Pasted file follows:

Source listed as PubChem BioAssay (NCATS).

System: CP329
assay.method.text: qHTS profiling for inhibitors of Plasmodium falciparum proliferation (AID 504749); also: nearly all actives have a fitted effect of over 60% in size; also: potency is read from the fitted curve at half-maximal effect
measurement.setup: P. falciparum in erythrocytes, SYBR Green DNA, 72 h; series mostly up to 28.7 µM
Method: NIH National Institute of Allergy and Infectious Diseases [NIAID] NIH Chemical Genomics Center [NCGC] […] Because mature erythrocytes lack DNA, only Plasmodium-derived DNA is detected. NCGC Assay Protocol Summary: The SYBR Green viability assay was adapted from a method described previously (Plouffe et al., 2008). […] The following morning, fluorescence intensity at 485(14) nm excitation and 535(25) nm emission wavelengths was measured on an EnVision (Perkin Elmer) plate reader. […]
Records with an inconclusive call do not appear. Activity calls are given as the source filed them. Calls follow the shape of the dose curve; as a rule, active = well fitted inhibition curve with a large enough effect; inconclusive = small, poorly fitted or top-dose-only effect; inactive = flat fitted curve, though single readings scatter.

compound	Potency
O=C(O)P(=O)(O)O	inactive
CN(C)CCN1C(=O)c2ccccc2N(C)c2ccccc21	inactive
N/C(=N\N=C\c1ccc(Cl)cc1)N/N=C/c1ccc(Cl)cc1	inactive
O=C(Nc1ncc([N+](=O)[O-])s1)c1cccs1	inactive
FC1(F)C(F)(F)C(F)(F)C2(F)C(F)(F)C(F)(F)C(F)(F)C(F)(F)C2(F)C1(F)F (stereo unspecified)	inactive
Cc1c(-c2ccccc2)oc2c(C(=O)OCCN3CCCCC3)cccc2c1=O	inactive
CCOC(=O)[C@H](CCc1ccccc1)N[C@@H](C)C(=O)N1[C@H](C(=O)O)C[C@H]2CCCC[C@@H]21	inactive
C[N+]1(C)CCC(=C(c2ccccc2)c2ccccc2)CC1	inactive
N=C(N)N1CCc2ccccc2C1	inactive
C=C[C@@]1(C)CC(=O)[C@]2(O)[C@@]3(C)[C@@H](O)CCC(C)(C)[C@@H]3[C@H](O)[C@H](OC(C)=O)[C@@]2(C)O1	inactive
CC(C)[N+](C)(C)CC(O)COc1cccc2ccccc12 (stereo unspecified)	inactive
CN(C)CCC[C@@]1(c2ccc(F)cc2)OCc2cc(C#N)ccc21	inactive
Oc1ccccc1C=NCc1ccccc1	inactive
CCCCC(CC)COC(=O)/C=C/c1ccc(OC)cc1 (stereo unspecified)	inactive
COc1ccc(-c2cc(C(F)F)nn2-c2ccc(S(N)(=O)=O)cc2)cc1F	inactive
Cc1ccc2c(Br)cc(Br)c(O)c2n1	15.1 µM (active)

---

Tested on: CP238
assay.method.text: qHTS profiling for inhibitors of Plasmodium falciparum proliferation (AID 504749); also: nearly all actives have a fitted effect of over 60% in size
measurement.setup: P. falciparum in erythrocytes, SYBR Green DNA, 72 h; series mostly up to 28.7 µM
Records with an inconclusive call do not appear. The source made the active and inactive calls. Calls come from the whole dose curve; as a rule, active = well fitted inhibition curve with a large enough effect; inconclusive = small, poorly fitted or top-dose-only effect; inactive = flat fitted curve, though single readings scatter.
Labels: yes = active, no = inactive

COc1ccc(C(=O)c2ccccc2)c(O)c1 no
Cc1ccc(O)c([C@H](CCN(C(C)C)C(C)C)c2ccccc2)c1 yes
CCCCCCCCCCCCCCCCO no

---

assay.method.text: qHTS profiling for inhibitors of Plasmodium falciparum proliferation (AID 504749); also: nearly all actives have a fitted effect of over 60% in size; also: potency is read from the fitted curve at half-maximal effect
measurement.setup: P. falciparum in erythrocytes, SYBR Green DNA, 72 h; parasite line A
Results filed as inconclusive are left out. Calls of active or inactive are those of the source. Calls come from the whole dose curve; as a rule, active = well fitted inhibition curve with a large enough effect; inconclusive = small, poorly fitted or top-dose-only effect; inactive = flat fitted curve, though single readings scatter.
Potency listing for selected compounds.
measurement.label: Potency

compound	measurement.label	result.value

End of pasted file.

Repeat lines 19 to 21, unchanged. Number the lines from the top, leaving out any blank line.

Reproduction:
CN(C)CCC[C@@]1(c2ccc(F)cc2)OCc2cc(C#N)ccc21	inactive
Oc1ccccc1C=NCc1ccccc1	inactive
CCCCC(CC)COC(=O)/C=C/c1ccc(OC)cc1 (stereo unspecified)	inactive